Buying Matters More Than Selling

Buying Matters More Than Selling

By Dave Michels April 14, 2014 3 Comments
Dave Michels JPG
Buying Matters More Than Selling by Dave Michels

On Selling UC

The biggest recent change in the communications industry is not a product or technology.  The biggest change is in how products and services get acquired.

The old model was well understood. Prospects were small teams of technical staff that followed a predictable sequence. The selection process went something like exploration, evaluation, and engagement. Sellers tracked this journey in phases such as awareness, consideration, and decision - often depicted as a funnel.

The problem today is buyers no longer adhere to this well defined process. The buying process evolved, and the linear funnel was replaced with a chaotic process. Further, vendor sales teams are involved later in the process, and thus have much less influence over the journey.

These changes are not unique to enterprise communications. Consider car sales which once began when the prospect arrived at the dealer. Now prospects first arrive at the dealer well informed, often only intending to confirm what they already know. Today, the buyer (cars and enterprise communications) gets pretty far along before asking for sales assistance.

Today, enterprise communications get evaluated by cross-functional teams - many representatives are non technical. There’s far less focus on feeds and speeds, and more on experience and ease of use. The selection team explores, evaluates, and engages with vendors in concurrent stages. The teams rely more on their self driven research (via public and premium online portals) than vendor presentations.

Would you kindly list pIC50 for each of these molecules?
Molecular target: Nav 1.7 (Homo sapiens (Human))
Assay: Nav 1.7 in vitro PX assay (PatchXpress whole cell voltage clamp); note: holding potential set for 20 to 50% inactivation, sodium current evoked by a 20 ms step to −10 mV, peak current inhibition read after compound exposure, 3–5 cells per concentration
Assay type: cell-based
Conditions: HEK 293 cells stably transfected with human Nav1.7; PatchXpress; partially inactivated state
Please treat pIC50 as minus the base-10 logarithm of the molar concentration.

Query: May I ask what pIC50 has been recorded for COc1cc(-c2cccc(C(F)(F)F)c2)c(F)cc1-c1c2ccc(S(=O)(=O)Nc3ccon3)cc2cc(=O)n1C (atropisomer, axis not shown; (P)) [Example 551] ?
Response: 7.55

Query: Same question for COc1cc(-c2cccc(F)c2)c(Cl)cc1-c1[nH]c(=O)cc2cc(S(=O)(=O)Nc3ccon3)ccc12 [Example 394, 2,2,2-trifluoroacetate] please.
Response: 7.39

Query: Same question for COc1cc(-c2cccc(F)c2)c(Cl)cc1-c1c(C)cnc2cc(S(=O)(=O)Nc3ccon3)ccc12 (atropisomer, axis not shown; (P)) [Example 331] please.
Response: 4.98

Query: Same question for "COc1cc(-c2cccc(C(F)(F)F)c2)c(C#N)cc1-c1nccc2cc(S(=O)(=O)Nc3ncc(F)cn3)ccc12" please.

These changes are intuitive in the consumer space. Anyone interested in a car, gadget, or appliance can find all the information they require online including reviews and specifications. But it can be a challenge with enterprise communications. There’s lots of confusion around features and scope. For example, past PBX size was loosely comparable to headcount, a UC solution now has many more endpoints per user. How much data traffic will mobile clients generate? Will remote users impact trunking requirements? Is the network ready for video? Will the employees use video? Will softphones replace hard phones?

These questions and discussions were part of the sales assisted journey before. But waiting for the phone to ring isn’t a viable strategy. Instead, vendors need to influence prospects via self-service education. The role of UC sales is less about cold calling and traditional prospecting, and more about facilitating independent research by providing a path to effective content such as white papers, social monitoring, analyst reports, events, and webinars.

The implications of these changes are subtle, but important. Marketing becomes less about the product or service, and more about the customer’s journey. Sales presentations need to be two way conversations designed to foster a dialog. The sales qualification process needs to be updated based on the conversation. Websites need to be optimized to drive discovery. For example, instead of click-to-connect to a salesperson, an ROI calculator may be more effective at engaging a prospect. Self-Service tools need to stimulate ideas - testimonials that emphasize creative use cases are more effective than customer satisfaction testimonials.